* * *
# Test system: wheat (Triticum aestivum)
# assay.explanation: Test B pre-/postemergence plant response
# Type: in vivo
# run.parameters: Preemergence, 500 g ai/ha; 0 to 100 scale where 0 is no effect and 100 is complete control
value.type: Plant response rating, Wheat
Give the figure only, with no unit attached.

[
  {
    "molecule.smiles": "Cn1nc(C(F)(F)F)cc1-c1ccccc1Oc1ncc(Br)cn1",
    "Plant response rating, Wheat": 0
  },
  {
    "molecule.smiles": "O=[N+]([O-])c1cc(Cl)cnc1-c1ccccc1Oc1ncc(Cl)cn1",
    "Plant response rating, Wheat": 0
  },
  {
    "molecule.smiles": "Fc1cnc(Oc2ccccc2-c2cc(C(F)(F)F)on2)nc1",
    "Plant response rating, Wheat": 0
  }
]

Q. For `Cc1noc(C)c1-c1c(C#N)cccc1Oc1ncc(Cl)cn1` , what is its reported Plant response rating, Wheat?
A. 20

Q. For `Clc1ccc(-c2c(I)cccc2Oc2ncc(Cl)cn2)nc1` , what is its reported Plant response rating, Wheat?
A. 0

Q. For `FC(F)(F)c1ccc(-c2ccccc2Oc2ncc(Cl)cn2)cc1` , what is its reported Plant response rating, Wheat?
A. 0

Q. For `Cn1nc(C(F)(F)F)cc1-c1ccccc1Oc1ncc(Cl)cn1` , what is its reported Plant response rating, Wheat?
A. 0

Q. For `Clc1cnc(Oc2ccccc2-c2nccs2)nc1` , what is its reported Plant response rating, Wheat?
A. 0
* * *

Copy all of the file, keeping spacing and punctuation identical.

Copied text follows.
# Test system: wheat (Triticum aestivum)
# assay.explanation: Test B pre-/postemergence plant response
# Type: in vivo
# run.parameters: Preemergence, 500 g ai/ha; 0 to 100 scale where 0 is no effect and 100 is complete control
value.type: Plant response rating, Wheat
Give the figure only, with no unit attached.

[
  {
    "molecule.smiles": "Cn1nc(C(F)(F)F)cc1-c1ccccc1Oc1ncc(Br)cn1",
    "Plant response rating, Wheat": 0
  },
  {
    "molecule.smiles": "O=[N+]([O-])c1cc(Cl)cnc1-c1ccccc1Oc1ncc(Cl)cn1",
    "Plant response rating, Wheat": 0
  },
  {
    "molecule.smiles": "Fc1cnc(Oc2ccccc2-c2cc(C(F)(F)F)on2)nc1",
    "Plant response rating, Wheat": 0
  }
]

Q. For `Cc1noc(C)c1-c1c(C#N)cccc1Oc1ncc(Cl)cn1` , what is its reported Plant response rating, Wheat?
A. 20

Q. For `Clc1ccc(-c2c(I)cccc2Oc2ncc(Cl)cn2)nc1` , what is its reported Plant response rating, Wheat?
A. 0

Q. For `FC(F)(F)c1ccc(-c2ccccc2Oc2ncc(Cl)cn2)cc1` , what is its reported Plant response rating, Wheat?
A. 0

Q. For `Cn1nc(C(F)(F)F)cc1-c1ccccc1Oc1ncc(Cl)cn1` , what is its reported Plant response rating, Wheat?
A. 0

Q. For `Clc1cnc(Oc2ccccc2-c2nccs2)nc1` , what is its reported Plant response rating, Wheat?
A. 0